Longmont-based Oskar Blues Brewery, just six months after opening a restaurant on the southern edge of Longmont, is considering opening another — most likely in Fort Collins.
“This year is starting off with a bang,” said Dale Katechis, founder of Oskar Blues.
In early February, Oskar Blues’ architectural design firm submitted a conceptual review application to the city of Fort Collins for a remodel of 350 Linden St., a 101-year-old building called the Union Pacific Freight Depot, according to city documents.
The application proposes a 300-seat restaurant in the 6,600-square-foot space that is vacant.
“The Fort Collins thing, it’s become quite a buzz up there in the market,” Katechis said. “It’s a little premature. We have submitted plans, but we haven’t secured the site yet.”
Katechis and other Oskar Blues officials are in discussions with the building’s owner on a lease and remodel of the property. The Kluver-Moore Foundation is listed as the property’s owner, according to Larimer County Assessor records.
The prospect of Oskar Blues opening a third restaurant comes on the heels of the company, known for its canned craft beers, seeing triple digit revenue growth last year. It also recently announced plans to add two more 200-barrel fermenters to its Longmont brewery, bringing annual brewery output to 40,000 barrels.
If the talks in Fort Collins work in Oskar Blues’ favor, Katechis said the brewery would move forward with creating a “craft beer bar” and restaurant reminiscent of the Oskar Blues Home Made Liquids & Solids restaurant that opened in Longmont in October. That establishment has 43 craft beers — most of which are hard-to-find — on tap, southern-style food, a host of random adornments on the walls and a neighboring silo repainted as a beer can and filled with a handful of video games and pinball machines. Oskar Blues also continues to operate its original location in Lyons.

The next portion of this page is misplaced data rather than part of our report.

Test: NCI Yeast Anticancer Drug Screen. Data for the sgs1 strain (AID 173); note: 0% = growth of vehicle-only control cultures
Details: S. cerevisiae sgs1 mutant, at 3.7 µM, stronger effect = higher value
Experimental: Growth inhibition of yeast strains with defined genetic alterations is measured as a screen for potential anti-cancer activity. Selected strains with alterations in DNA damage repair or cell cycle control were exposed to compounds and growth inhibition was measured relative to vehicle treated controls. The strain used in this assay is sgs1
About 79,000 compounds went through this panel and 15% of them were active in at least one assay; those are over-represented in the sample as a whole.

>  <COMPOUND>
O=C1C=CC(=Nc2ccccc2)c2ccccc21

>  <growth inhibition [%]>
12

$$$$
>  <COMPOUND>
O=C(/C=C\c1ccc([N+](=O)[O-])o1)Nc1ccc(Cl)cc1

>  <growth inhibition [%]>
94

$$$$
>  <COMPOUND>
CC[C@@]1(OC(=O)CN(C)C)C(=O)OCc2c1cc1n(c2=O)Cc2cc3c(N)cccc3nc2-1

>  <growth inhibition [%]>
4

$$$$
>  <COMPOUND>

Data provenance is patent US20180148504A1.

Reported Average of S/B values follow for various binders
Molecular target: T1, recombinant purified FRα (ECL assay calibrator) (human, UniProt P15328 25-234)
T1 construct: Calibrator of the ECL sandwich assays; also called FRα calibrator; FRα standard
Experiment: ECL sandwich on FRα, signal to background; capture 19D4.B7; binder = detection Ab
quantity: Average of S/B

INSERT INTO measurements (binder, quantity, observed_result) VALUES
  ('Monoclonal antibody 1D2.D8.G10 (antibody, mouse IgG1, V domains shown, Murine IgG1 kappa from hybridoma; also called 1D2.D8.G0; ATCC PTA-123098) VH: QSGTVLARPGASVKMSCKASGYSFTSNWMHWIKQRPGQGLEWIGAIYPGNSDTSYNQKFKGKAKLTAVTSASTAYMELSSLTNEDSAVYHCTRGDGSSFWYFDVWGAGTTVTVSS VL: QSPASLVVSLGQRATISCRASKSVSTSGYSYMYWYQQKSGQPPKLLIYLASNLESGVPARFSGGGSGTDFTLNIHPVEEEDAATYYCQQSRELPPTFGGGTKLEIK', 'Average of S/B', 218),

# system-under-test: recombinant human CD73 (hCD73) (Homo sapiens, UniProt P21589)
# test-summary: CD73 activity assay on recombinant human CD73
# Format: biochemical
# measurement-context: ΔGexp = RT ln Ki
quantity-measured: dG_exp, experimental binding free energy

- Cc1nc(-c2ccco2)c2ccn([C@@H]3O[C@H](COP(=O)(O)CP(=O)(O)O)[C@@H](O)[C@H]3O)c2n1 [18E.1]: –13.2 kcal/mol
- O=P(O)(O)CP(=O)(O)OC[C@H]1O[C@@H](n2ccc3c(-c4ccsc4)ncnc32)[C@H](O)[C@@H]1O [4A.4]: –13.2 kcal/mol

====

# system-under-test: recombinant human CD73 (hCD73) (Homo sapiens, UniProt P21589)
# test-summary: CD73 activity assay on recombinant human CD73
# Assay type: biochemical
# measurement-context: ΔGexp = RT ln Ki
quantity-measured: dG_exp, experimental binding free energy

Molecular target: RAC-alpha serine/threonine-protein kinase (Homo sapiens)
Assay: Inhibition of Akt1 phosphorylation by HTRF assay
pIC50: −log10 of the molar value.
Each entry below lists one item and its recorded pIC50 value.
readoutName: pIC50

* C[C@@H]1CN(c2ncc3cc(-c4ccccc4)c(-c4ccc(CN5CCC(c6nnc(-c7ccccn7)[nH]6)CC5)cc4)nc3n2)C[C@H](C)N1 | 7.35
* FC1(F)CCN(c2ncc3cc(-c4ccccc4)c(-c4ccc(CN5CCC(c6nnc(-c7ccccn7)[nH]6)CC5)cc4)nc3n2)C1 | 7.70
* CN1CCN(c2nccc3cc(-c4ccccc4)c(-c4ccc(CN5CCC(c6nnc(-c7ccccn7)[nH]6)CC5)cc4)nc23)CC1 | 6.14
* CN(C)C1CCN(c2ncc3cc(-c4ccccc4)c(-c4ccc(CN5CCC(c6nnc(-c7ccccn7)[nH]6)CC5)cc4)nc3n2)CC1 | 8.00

If Fort Collins doesn’t pan out, Katechis said he would move forward with a property he has eyed in Boulder.
However, he added, Oskar Blues is fairly far along in the due diligence process for the Fort Collins building.
“(A Boulder restaurant is) an option, but right now, we’re taking it one at a time,” he said. Katechis declined to discuss further specifics of a potential Boulder location.
The microbrewery-friendly city of Fort Collins and the building itself were attractive to Oskar Blues, said Tim Trapp, founder of Trapp Associates Ltd., a Boulder-based restaurant designer that is heading up Oskar Blues’ latest endeavor. The former depot has a “unique personality” to it, with its turn-of-the-century architecture and history as a train depot.
“We all feel pretty strongly about Fort Collins,” Trapp said. “It’s right down the street from New Belgium (Brewing’s) campus … Gee whiz, we sort of sheepishly grin, you’d have to go past us to get to them.”
The restaurant would be three-tenths of a mile southwest of New Belgium’s 500 Linden St. site.
The restaurant also would fill a building that from 1992 to 1995 housed New Belgium’s then under 40-employee operation, said Bryan Simpson, spokesman for New Belgium.
“I surely do think there’s plenty of room (for another brewpub),” he said of Oskar Blues, a “friend” that helped New Belgium in its canning of Fat Tire.
“… It’s a great, diverse brewing community.”
(Source: Alicia Wallace, Daily Camera)